Understanding and dealing with spam
- What is Spam?
- How to identify Spam
- How do they get my address?
- What UWS is doing about Spam
- What to do, and not to do, with Spam
- What to do if you think your machine is infected
Spam is swamping your email or Newsgroup with many copies of the same unwanted, unsolicited e-mails, to force propositions onto people. Most spam is commercial advertising, sale of prescription drugs or doubtful products, get-rich-quick schemes, defraud attempts, extreme pornography or similar.
In most cases, spam will appear merely as unwanted junk e-mail advertising but there is a substantial amount of spam now that includes computer viruses and worms.
Remember; UWS IT WILL NOT email you to ask you:
- for your login and/or password. Never ever give someone your password. This is a breach of the Acceptable Use Policy and means that that person or others have the opportunity to use your account and make it appear to be you. No one wants to be blamed for the actions of another
- to confirm or change your details. IT does not need this information as they already have it
- to run a Fix or Patch. The file probably contains a virus. UWS Applications are delivered without the user having to run anything
- ask for your Credit Card Details. IT do not need your details. If the message appears to come from a bank it is junk email. Again, banks do not need this information as they already have it.
This type of email will collect your information and use it to purchase things or do other damage using your name.
Spam email can generally be identified by their Sender, Subject or Content.
On Spam, the sender’s name that appears is generally a fake email address so you cannot reply to this email but the real sender can tell if you opened the email and this may lead to a proliferation of more junk mail. If the Subject includes something that is distasteful or you don’t understand like; it probably is Spam. Be aware also of no Subject as well. This may be harmless because some people just forget to put a Subject on it. The content of course says it all.
In outlook you should always use the Reading Pane to view your emails. So if you are not sure about the Sender or Subject, then selecting the email will make the content appear in the reading pane.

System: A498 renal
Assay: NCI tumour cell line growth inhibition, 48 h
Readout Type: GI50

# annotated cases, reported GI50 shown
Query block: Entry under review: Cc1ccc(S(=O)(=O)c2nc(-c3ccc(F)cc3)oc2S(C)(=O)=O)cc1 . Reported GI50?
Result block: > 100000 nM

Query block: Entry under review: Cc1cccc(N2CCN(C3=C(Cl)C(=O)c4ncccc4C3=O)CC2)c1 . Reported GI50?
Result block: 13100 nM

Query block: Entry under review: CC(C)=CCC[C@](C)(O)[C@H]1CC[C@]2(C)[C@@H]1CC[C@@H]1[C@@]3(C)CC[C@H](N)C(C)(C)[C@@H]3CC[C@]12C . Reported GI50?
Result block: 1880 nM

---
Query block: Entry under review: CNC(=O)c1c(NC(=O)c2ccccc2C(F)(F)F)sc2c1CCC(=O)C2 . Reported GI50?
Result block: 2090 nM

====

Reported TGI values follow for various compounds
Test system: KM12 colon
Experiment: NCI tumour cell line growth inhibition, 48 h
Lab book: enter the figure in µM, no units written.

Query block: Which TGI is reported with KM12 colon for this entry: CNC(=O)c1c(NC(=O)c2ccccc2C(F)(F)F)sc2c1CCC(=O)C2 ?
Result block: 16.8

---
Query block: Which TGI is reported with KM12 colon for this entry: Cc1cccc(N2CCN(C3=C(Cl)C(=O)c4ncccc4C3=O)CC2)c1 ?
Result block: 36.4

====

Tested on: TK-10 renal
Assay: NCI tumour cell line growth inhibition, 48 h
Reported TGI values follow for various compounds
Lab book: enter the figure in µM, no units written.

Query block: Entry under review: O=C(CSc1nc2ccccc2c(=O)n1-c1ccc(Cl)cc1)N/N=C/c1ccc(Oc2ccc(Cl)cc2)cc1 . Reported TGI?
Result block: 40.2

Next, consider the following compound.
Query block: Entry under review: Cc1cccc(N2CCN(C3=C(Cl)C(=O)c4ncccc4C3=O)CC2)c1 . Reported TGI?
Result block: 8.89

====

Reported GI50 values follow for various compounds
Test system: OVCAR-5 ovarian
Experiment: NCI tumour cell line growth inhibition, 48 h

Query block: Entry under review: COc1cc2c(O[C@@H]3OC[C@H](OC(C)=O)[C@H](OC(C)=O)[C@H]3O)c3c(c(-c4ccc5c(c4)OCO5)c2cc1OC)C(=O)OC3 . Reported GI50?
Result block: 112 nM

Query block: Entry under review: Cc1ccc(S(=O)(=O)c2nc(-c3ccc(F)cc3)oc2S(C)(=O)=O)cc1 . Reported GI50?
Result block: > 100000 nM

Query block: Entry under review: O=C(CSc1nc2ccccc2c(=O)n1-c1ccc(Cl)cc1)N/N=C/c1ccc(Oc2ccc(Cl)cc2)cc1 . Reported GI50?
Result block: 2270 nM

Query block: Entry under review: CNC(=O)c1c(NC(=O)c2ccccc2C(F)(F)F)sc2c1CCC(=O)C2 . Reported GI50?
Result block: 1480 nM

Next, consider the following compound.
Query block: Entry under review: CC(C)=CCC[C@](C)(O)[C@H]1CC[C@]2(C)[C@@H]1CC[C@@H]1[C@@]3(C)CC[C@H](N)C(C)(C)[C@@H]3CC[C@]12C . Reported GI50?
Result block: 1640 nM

Note the Reading Pane does not open the email (regardless of the Icon symbol) but you can read the contents and even open attachments or links from it, if you are sure it’s not junk email.
Spammers get email addresses from lists which are not securely kept. Mass mailing virus's regularly scour an infected machine for email addresses and then randomly fill out the To and From fields with your details. Normally the only address they leave out is the address associated with the infected machine. Spammers can also use programs to lift email addresses off web pages. They will also use links on these pages to go to other pages and collect addresses.
Currently IT captures about 40% of the Spam that you won’t see and identifies more emails that may be spam and identifies them for the user. (You may see the word “Spam:” in the Subject). With current software upgrades IT expects to identify and delete even more. The problem IT faces is that it cannot be absolutely sure it is Spam or a message for the user. Later this year IT will introduce two measures that will help in the fight against Spam:
- IT will introduce a enterprise wide personal firewall on most Windows desktop computers. This will allow IT to centrally control the settings while allowing some users to change their settings for their particular users needs.
- IT will be moving to an Anti Virus product from Computer Associates as it allows for Virus Signatures to be deployed more quickly, logs from Anti-virus software will be collected centrally and reports will be generated on how up to date workstations are with their Antivirus software.
Fact: did you know that during a recent Email virus outbreak, the Anti-virus email gateways removed 70,000 emails in an hour that were infected with viruses. This does not include thousands more that had their infective material replaced with a txt message on the exchange server.
Here are the main tips for Spam emails:
- do not open the email
- use the Reading Pane to view contents
- do not open or run any attachments unless you requested them, even if they appear to be from someone you know. A virus is unlikely to be sent from the person that the email says it's from and if you haven't asked for an attachment, particularly an executable attachment, then there is a good chance that it didn't come from the person
- do not join a group or newsletter list or the equivalent unless you are sure it is safe to do so
- do not give your email address away unless you are sure of their security
- delete spam emails completely from of Outlook. Using Shift + Delete will delete the message completely, bypassing the Deleted Items folder
- create a “Rule” to identify keywords and send them to the Junk Mail Folder. Check this folder periodically with the Reading Pane, and delete the Spam from Outlook. This way you don’t have to do it so often.
If you think you have a virus, the first step is to contact the IT Service Desk on Ext 5111 and they will guide you through a series of questions and assist you to determine whether further action is needed.
They will also log a call for User Support Officers or IT Security to assist you with reassuring whether further investigation is needed.